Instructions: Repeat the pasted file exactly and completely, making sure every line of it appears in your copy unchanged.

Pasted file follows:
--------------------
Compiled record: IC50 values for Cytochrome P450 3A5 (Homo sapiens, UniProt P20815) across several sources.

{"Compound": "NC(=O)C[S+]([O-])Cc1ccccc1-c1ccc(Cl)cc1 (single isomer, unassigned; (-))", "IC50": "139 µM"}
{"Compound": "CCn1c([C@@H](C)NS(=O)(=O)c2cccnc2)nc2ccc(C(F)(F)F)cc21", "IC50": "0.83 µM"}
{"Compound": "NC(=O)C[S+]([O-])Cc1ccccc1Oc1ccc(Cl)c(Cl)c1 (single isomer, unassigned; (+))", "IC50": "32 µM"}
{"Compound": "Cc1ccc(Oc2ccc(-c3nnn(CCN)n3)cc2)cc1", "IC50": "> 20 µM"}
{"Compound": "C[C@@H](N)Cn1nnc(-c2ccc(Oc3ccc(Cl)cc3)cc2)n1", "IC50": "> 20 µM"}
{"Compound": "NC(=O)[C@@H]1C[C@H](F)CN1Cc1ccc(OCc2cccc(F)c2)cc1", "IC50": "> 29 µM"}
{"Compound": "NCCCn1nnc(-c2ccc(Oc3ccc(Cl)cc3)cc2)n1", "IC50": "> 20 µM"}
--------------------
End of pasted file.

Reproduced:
Compiled record: IC50 values for Cytochrome P450 3A5 (Homo sapiens, UniProt P20815) across several sources.

{"Compound": "NC(=O)C[S+]([O-])Cc1ccccc1-c1ccc(Cl)cc1 (single isomer, unassigned; (-))", "IC50": "139 µM"}
{"Compound": "CCn1c([C@@H](C)NS(=O)(=O)c2cccnc2)nc2ccc(C(F)(F)F)cc21", "IC50": "0.83 µM"}
{"Compound": "NC(=O)C[S+]([O-])Cc1ccccc1Oc1ccc(Cl)c(Cl)c1 (single isomer, unassigned; (+))", "IC50": "32 µM"}
{"Compound": "Cc1ccc(Oc2ccc(-c3nnn(CCN)n3)cc2)cc1", "IC50": "> 20 µM"}
{"Compound": "C[C@@H](N)Cn1nnc(-c2ccc(Oc3ccc(Cl)cc3)cc2)n1", "IC50": "> 20 µM"}
{"Compound": "NC(=O)[C@@H]1C[C@H](F)CN1Cc1ccc(OCc2cccc(F)c2)cc1", "IC50": "> 29 µM"}
{"Compound": "NCCCn1nnc(-c2ccc(Oc3ccc(Cl)cc3)cc2)n1", "IC50": "> 20 µM"}